Louis-Mathieu Langlès

Louis-Mathieu Langlès (23 August 1763 – 28 January 1824) was a French academic, philologist, linguist, translator, author, librarian and orientalist. He was the conservator of the oriental manuscripts at the Bibliothèque Nationale in Napoleonic France and he held the same position at the renamed Bibliothèque du Roi after the fall of the empire.

Langlès was born in 1763 in Pérennes, a section of the commune of Welles-Pérennes in the department of the Oise. His youthful efforts to obtain a military position were unsuccessful. Instead, he went to Paris where he enrolled at the Collège de France, studying Arabic and Persian.

Along with Antoine Léonard de Chézy (1773–1832), Jean-François Champollion (1790–1832) and Jean-Pierre Abel-Rémusat (1788–1832), Langlès was a pupil and protégé of Silvestre de Sacy (1758–1838). Langlès close links with the Collège de France were enhanced by Baron de Sacy's support, which also resulted in Chézy becoming the Collège's first Professor of Sanskrit, Rémusat becoming its first Professor of Chinese, and Champollion becoming its first Professor of Egyptology. The faculty encompassed Langlès as the college's Professor of Persian.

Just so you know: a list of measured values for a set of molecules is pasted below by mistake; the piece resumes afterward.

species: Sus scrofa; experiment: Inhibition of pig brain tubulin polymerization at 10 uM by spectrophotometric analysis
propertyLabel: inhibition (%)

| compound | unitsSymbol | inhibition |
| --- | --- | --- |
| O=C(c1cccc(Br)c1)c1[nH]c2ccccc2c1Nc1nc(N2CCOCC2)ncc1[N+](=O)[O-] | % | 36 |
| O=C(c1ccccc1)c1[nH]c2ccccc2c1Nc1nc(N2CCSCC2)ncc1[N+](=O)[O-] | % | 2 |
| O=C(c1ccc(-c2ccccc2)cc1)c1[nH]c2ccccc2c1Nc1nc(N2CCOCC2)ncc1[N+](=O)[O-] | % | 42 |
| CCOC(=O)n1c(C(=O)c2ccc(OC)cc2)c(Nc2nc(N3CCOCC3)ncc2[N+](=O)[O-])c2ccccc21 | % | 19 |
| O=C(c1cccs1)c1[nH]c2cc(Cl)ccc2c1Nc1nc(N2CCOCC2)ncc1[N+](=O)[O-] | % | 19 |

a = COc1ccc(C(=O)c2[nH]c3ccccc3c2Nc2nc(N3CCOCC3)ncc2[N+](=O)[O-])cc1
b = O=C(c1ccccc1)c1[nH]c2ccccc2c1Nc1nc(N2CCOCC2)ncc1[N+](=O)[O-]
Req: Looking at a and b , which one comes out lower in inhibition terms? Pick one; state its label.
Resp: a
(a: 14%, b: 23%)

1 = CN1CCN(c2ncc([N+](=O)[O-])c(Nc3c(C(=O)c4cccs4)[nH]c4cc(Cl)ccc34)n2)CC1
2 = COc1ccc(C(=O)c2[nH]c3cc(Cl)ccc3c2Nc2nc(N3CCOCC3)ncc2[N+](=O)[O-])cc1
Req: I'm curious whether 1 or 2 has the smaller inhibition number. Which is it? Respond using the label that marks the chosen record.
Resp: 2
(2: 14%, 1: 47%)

In 1785, he was attached to the Tribunal of the Marshals of France, which was at that time charged with suppressing duels.

In 1795, Langlès became the founder-director the Ecole des langues orientales vivantes in Paris, which is still operating under the revised name of Institut national des langues et civilisations orientales (INALCO).

Langlès was the provisional specialist on India at the Bibliothèque Nationale. France became a center for Indian studies when the accumulated Indian manuscripts languishing in the Bibliothèque Nationale began to be inventoried.

This page was last edited on 6 January 2018, at 20:41 (UTC).
Reference: https://en.wikipedia.org/wiki/Louis-Mathieu_Langl%C3%A8s under CC BY-SA license.

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